Tempe discussed plans to incorporate electric vehicle charging stations along with sustainable infrastructure on Thursday. 

Tempe’s Sustainable and Livable Communities Council Committee met on Thursday afternoon to discuss various ways to be greener and more efficient, specifically highlighting solar permitting policies. 

READ ALSO: ElectraMeccanica picks Mesa as electric vehicles manufacturing site

The discussion of solar readiness led to a call for the creation of electric charging station infrastructure requirements to be produced. 

Tempe City Councilmember Lauren Kuby brought this to the committee’s attention, after she said that she wanted to discuss codes for electric charging stations. 

Kuby also asked what might be required for developers to begin building electric car charging stations in new infrastructures. 

“We know there’s been much talk in the federal government, I’m not sure what will happen with the Build Back Better plans or maybe with reconciliation increased infrastructure, but there may be a lot of funds that start to come our way. I don’t mean just the City of Tempe, but to Arizona and to multi-family developers,” Kuby said. 

She said that she believed that there is potential for the federal government to provide investment for developers to build e-stations in their developments in the future. 

Dino Accardo, Tempe Building Safety’s plan review manager, said that he wanted to look at electric vehicle charging. 

Accardo said that he had already received some permit requests. 

“We need to be ready for that because we’re going to see an increased amount of electric vehicle infrastructure and funding,” said Kuby. 

Kuby said that she wanted Tempe Building Safety to incorporate the work and outreach they put into solar readiness into e-charging stations so that the code would be ready for, “our new reality.” 

Jennifer Adams, a Tempe Councilmember, said that she thought that Kuby’s idea was great and that she fully concurred. 

Accardo said that he could have an electric vehicle charging code written up by as soon as the next meeting on October 27th. 

“We’ve managed to come up with a solar readiness appendix from a commercial standpoint. I know that there’s already a code out there related to E.V. charging, so I don’t think that would be a challenge.”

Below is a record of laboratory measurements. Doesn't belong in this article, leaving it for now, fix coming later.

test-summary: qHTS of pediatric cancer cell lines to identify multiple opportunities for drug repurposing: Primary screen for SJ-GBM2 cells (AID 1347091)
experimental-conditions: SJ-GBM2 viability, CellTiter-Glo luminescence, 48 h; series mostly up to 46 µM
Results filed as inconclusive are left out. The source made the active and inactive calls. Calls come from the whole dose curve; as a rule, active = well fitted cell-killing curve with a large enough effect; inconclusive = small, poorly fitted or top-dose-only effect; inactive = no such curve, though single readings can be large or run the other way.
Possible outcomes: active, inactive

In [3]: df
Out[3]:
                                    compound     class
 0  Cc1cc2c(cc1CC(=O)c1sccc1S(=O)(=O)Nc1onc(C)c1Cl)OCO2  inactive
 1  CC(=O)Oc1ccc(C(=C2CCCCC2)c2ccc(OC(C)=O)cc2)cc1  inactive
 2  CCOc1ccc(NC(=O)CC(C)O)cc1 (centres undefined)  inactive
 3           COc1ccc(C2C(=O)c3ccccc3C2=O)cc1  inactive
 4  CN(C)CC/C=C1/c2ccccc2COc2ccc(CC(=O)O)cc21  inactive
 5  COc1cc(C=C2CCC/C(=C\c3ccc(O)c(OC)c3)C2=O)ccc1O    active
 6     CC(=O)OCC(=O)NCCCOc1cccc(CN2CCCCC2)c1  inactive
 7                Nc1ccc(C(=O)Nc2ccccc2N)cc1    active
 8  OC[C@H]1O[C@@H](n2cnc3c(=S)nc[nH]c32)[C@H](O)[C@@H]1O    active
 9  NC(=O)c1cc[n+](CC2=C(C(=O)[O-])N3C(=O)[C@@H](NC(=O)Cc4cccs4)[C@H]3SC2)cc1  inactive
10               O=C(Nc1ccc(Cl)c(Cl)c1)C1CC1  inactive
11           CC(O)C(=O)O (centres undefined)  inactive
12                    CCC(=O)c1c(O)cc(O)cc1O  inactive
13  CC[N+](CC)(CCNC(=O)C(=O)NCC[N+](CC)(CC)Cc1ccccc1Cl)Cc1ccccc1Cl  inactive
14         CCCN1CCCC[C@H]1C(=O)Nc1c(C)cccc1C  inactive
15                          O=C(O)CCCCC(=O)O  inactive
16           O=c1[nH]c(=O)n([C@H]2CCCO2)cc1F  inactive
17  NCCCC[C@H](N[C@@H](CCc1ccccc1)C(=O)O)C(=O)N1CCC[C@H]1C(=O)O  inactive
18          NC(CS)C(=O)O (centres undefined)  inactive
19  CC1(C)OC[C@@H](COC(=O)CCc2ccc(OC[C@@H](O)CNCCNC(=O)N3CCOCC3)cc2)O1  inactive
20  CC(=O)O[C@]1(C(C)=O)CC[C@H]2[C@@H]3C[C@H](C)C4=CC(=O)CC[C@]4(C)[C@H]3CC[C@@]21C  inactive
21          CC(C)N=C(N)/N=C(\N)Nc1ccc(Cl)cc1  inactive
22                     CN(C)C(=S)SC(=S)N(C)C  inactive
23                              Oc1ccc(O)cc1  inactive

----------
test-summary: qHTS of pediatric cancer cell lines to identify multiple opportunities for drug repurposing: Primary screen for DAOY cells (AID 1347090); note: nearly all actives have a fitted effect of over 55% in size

On August 5th, President Biden set a national goal that 50% of new car sales by 2030 be electric vehicles. 

In an article from E&E News, John Bozzella, president of the Alliance for Automotive Innovation, said, “The auto industry has stepped up — investments in electrification globally will exceed $330 billion by 2025. But all levels of government will need to do their part for this challenge to succeed.” 

The Tempe government is stepping up, starting with the Sustainable and Livable Communities Council Committee. 

On September 7th, The New York Times published an article, “Biden’s Electric Car Plans Hinge on Having Enough Chargers.”  

In it, Asad Hussain, a senior analyst at PitchBook research firm, said, “E.V. charging infrastructure is the single biggest barrier to E.V. adoption.” 

Tempe’s early action on electric vehicle charging infrastructure could be a way to combat this barrier. 

Three electric-focused vehicle producers: Lucid, Nikola Corp., and ElectraMeccanica all boast Arizona as their manufacturing hub. 

With three electric car factories in Arizona, there will need to be places to charge them and people to utilize them.  

Arizona, specifically the Phoenix Metropolitan area, could be just the place.